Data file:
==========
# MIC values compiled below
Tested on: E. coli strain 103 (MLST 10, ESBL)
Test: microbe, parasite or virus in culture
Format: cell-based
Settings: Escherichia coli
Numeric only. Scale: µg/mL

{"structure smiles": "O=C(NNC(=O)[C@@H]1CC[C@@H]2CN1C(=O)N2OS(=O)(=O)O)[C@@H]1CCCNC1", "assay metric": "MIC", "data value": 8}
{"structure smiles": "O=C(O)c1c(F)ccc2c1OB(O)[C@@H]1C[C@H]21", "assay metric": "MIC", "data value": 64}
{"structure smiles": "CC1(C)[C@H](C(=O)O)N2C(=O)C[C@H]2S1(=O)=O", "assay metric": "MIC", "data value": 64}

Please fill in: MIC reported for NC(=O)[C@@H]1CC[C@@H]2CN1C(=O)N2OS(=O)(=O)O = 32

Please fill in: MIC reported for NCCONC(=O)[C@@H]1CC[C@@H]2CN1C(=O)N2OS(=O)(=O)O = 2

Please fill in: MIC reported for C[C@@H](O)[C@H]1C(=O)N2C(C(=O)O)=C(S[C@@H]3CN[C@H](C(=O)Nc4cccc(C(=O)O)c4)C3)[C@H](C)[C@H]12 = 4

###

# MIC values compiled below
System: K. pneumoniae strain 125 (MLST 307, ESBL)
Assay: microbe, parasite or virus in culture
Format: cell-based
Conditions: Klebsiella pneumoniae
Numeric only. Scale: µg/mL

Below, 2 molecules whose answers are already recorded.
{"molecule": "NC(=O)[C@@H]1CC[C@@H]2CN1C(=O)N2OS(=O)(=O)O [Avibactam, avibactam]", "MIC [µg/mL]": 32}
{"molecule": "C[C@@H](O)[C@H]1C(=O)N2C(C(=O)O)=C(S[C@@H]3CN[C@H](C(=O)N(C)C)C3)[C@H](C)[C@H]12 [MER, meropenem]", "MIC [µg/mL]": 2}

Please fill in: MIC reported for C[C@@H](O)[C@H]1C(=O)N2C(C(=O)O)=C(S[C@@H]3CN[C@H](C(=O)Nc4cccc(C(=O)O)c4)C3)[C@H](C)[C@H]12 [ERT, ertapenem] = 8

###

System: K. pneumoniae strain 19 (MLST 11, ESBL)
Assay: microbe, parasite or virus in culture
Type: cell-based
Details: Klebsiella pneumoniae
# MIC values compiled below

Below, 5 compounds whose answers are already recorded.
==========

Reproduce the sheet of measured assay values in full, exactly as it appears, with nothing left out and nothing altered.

# MIC values compiled below
Tested on: E. coli strain 103 (MLST 10, ESBL)
Test: microbe, parasite or virus in culture
Format: cell-based
Settings: Escherichia coli
Numeric only. Scale: µg/mL

{"structure smiles": "O=C(NNC(=O)[C@@H]1CC[C@@H]2CN1C(=O)N2OS(=O)(=O)O)[C@@H]1CCCNC1", "assay metric": "MIC", "data value": 8}
{"structure smiles": "O=C(O)c1c(F)ccc2c1OB(O)[C@@H]1C[C@H]21", "assay metric": "MIC", "data value": 64}
{"structure smiles": "CC1(C)[C@H](C(=O)O)N2C(=O)C[C@H]2S1(=O)=O", "assay metric": "MIC", "data value": 64}

Please fill in: MIC reported for NC(=O)[C@@H]1CC[C@@H]2CN1C(=O)N2OS(=O)(=O)O = 32

Please fill in: MIC reported for NCCONC(=O)[C@@H]1CC[C@@H]2CN1C(=O)N2OS(=O)(=O)O = 2

Please fill in: MIC reported for C[C@@H](O)[C@H]1C(=O)N2C(C(=O)O)=C(S[C@@H]3CN[C@H](C(=O)Nc4cccc(C(=O)O)c4)C3)[C@H](C)[C@H]12 = 4

###

# MIC values compiled below
System: K. pneumoniae strain 125 (MLST 307, ESBL)
Assay: microbe, parasite or virus in culture
Format: cell-based
Conditions: Klebsiella pneumoniae
Numeric only. Scale: µg/mL

Below, 2 molecules whose answers are already recorded.
{"molecule": "NC(=O)[C@@H]1CC[C@@H]2CN1C(=O)N2OS(=O)(=O)O [Avibactam, avibactam]", "MIC [µg/mL]": 32}
{"molecule": "C[C@@H](O)[C@H]1C(=O)N2C(C(=O)O)=C(S[C@@H]3CN[C@H](C(=O)N(C)C)C3)[C@H](C)[C@H]12 [MER, meropenem]", "MIC [µg/mL]": 2}

Please fill in: MIC reported for C[C@@H](O)[C@H]1C(=O)N2C(C(=O)O)=C(S[C@@H]3CN[C@H](C(=O)Nc4cccc(C(=O)O)c4)C3)[C@H](C)[C@H]12 [ERT, ertapenem] = 8

###

System: K. pneumoniae strain 19 (MLST 11, ESBL)
Assay: microbe, parasite or virus in culture
Type: cell-based
Details: Klebsiella pneumoniae
# MIC values compiled below

Below, 5 compounds whose answers are already recorded.